It does not sound like you did not try. It sounds like you experienced burnout and fell into a depression. The whole point of the program is for you to learn how to do xyz, and the reason you pay for the institution is so that they can teach you how to do xyz so that the time needed to learn how to do xyz is reduced. Learning these topics on your own is incredibly difficult, and could take massive amounts of time, as evidenced by the fact that you struggled for 2.5 years trying to learn it on your own. It took you so long to complete your degree because the institution was not doing what you paid it to do --actually provide you with resources(a supervisor) and materials to reduce your time needed to learn a subject. Then, after you struggled for 2.5 years, you took time to address your burnout and subsequently your mental health. Towards the end of your degree, your original supervisor took the responsibilities of the institution into their own hands and directed you to a faculty member that could help.

As for the reason you didn't bother finding a faculty member after your initial search, my deduction is thus:

In the beginning, you were likely able to answer your questions without allocating too much time to do so as they were basic compared to the middle or end of the program. Then, as the program continued on, you learned and did more, thus your questions became more niche and intricate, and the amount of energy and time required for you to answer them grew and grew. Your personal reserves for emotional, mental, and physical energy are not bottomless, and I'd imagine you had rigid deadlines to work with since you were studying at an institution and not on your own time, so time was another limiting factor. You still needed to answer the questions you had and address them regardless of how difficult they became, but now the energy reserves that you had available for doing anything outside of school were nearing total and complete depletion that even looking for a new supervisor would be the straw that broke the cammel's back.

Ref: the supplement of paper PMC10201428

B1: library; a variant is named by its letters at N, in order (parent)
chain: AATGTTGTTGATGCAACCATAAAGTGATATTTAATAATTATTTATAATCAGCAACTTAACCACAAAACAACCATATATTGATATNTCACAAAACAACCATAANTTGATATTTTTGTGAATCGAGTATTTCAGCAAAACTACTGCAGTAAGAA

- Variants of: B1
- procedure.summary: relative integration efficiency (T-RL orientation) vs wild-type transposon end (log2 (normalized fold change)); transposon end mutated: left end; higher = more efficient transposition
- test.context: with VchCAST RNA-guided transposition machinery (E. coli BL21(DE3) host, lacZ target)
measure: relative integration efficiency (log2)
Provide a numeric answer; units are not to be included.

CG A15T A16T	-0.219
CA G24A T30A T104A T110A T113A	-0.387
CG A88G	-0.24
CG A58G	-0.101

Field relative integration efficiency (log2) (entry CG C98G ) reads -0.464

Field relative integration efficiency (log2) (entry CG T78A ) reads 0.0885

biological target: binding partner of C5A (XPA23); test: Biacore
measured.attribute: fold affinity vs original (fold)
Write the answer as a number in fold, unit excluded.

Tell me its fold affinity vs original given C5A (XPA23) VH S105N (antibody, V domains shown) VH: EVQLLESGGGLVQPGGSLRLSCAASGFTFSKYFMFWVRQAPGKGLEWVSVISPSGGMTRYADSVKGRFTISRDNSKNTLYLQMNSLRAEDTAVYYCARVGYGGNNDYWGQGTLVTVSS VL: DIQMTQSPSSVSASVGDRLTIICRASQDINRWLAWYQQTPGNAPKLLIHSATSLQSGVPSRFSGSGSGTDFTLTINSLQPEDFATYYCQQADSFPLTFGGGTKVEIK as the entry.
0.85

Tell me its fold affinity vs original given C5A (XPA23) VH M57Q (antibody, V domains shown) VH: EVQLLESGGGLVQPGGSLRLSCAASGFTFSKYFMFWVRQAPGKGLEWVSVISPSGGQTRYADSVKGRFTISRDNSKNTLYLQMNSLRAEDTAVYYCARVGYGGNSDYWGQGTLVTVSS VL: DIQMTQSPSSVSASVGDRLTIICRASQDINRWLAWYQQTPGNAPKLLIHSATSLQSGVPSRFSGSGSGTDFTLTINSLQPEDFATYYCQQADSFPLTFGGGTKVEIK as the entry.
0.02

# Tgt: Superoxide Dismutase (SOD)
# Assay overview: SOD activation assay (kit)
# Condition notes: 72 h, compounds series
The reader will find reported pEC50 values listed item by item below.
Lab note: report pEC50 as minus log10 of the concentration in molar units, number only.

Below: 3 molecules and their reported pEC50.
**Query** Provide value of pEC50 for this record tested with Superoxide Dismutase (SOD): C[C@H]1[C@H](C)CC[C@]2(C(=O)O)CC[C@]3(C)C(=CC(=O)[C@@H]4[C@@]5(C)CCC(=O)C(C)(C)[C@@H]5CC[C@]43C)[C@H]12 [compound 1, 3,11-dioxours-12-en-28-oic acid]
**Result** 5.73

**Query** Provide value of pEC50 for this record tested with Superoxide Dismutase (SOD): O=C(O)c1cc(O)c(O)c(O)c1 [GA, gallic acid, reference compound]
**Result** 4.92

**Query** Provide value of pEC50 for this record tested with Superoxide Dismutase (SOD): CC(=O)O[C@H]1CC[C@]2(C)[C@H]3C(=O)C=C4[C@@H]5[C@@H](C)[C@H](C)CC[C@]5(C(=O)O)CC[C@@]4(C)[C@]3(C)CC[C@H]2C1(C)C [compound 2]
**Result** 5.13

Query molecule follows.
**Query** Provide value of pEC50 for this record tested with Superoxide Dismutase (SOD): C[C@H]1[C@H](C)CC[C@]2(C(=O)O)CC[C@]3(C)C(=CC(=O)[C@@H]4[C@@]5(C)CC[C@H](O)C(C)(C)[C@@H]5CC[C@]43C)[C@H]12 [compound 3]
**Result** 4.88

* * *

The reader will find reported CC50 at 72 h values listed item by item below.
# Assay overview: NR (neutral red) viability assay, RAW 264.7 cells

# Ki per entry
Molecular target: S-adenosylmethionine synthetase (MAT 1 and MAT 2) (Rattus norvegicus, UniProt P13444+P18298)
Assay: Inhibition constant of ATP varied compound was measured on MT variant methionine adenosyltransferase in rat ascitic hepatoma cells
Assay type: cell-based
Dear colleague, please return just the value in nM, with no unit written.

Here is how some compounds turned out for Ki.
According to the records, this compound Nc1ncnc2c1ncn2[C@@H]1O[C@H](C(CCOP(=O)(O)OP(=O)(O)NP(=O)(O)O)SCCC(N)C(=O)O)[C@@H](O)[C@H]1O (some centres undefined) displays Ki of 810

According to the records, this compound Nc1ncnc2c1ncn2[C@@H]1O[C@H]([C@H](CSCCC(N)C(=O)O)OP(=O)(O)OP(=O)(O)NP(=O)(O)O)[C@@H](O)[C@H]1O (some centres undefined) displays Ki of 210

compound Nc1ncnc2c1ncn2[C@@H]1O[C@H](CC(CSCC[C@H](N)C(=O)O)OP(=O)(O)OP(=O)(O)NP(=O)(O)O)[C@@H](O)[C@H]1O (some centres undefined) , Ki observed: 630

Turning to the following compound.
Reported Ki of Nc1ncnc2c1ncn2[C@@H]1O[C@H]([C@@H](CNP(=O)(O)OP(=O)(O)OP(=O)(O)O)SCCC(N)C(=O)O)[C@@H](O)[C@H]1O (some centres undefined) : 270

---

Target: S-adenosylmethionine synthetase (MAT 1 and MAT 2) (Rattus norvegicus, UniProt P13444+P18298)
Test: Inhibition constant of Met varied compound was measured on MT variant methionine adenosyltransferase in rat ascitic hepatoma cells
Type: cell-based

It sounds like everything just kept pilling on until you burned out and your mental health reached an unbearable low. Then you took a step back, chose to address that, and your supervisor assisted you in finding a new supervisor.

If anything the fact that you kept trying and continued to work on your degree despite all these setbacks tells me that you are a tenacious person who experienced burnout. It happens. Sure, you could be chided for not recognizing this before it happened and not taking the steps to avoid/mitigate the damage, but given the info of your post, there would have been no logical reason for you to be expected to do so (since we don't know if you have experienced burnout to this degree before, or even at all. For all we know, your closest experience to your graduate schooling, say your undergraduate degree, could have been a piece of cake. So bottomline it's not fair for anyone to chide you given the info we are privy to). Taking this as a learning experience and using it to recognize the symptoms of future burnout/having a plan to address it I think is the most longterm valuable thing you can do, and the most valuable short term thing to do would be challenging/addressing the insecurity you have regarding the whole event.

I hope that seeing things from my perspective have/will aid you in challenging this insecurity. Because of my personality disorder, I am incapable of understanding social convention/empathy and as such have spent my life categorizing human behavior in order to be able to navigate the world which is, largely made up of neurotypical persons. That is the source, or "credibility" of my analysis.


What's wrong with telling the truth? Putting a bit of your own spin on it, of course. Something like "I finished my coursework the first year, then I had to make a living, so did the co-op job for a year. When I'd done that, I discovered that my thesis advisor had left for the private sector, and since there was no other suitable faculty member, I had to complete everything on my own." (Leave out the lazy & unmotivated parts, of course :-))

I honestly wouldn't worry about the age thing. First, while I'm not a lawyer, of course, I think that anti-discrimination laws prevent potential employers from even asking your age. And at least in my experience, few if any will actually care. I didn't even get a BS until I was in my mid-30s, and an MS more than a decade later. Hasn't stopped me from being quite successful.